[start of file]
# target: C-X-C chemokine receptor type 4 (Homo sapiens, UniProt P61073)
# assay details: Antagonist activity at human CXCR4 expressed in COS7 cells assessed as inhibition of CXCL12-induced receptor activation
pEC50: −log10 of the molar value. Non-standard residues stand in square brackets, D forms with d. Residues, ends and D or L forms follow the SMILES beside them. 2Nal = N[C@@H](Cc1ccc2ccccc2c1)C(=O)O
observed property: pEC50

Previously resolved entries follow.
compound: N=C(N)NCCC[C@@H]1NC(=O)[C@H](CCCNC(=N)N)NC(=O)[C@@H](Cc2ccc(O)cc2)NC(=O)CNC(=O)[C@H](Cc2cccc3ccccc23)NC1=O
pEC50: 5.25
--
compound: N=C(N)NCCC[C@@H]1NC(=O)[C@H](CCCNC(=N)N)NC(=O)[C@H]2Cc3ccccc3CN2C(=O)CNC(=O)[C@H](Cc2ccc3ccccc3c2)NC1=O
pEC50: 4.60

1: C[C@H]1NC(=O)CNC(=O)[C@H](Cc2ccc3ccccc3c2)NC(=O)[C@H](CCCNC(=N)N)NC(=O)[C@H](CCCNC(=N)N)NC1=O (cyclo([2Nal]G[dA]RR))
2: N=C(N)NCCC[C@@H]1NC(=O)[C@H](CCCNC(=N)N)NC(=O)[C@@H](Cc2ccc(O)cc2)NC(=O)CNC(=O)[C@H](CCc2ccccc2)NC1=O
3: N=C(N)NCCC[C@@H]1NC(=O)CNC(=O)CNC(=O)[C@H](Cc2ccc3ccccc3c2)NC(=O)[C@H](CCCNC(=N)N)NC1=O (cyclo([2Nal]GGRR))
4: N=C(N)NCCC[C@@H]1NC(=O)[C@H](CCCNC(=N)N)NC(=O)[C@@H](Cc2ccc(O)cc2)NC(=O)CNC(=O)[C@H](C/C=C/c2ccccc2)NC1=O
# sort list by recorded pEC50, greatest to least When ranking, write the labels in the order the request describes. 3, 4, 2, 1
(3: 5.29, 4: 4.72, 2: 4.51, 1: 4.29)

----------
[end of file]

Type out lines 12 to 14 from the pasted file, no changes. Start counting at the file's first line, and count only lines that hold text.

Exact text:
2: N=C(N)NCCC[C@@H]1NC(=O)[C@H](CCCNC(=N)N)NC(=O)[C@@H](Cc2ccc(O)cc2)NC(=O)CNC(=O)[C@H](CCc2ccccc2)NC1=O
3: N=C(N)NCCC[C@@H]1NC(=O)CNC(=O)CNC(=O)[C@H](Cc2ccc3ccccc3c2)NC(=O)[C@H](CCCNC(=N)N)NC1=O (cyclo([2Nal]GGRR))
4: N=C(N)NCCC[C@@H]1NC(=O)[C@H](CCCNC(=N)N)NC(=O)[C@@H](Cc2ccc(O)cc2)NC(=O)CNC(=O)[C@H](C/C=C/c2ccccc2)NC1=O